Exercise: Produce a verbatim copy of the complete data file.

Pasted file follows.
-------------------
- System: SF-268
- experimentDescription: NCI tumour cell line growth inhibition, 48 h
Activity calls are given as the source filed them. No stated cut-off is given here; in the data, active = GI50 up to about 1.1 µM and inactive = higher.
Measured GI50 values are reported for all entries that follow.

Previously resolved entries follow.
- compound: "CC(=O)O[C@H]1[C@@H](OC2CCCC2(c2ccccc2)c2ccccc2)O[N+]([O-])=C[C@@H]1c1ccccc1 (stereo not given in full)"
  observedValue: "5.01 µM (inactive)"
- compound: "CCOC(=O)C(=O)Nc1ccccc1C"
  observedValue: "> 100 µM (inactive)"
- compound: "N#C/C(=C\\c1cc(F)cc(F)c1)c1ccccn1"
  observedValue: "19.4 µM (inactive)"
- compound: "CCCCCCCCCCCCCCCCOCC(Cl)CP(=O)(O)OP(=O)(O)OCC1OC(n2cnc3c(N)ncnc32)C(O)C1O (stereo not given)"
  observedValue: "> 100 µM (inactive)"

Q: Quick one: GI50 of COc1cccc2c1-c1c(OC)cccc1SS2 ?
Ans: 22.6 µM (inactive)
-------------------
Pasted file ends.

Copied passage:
- System: SF-268
- experimentDescription: NCI tumour cell line growth inhibition, 48 h
Activity calls are given as the source filed them. No stated cut-off is given here; in the data, active = GI50 up to about 1.1 µM and inactive = higher.
Measured GI50 values are reported for all entries that follow.

Previously resolved entries follow.
- compound: "CC(=O)O[C@H]1[C@@H](OC2CCCC2(c2ccccc2)c2ccccc2)O[N+]([O-])=C[C@@H]1c1ccccc1 (stereo not given in full)"
  observedValue: "5.01 µM (inactive)"
- compound: "CCOC(=O)C(=O)Nc1ccccc1C"
  observedValue: "> 100 µM (inactive)"
- compound: "N#C/C(=C\\c1cc(F)cc(F)c1)c1ccccn1"
  observedValue: "19.4 µM (inactive)"
- compound: "CCCCCCCCCCCCCCCCOCC(Cl)CP(=O)(O)OP(=O)(O)OCC1OC(n2cnc3c(N)ncnc32)C(O)C1O (stereo not given)"
  observedValue: "> 100 µM (inactive)"

Q: Quick one: GI50 of COc1cccc2c1-c1c(OC)cccc1SS2 ?
Ans: 22.6 µM (inactive)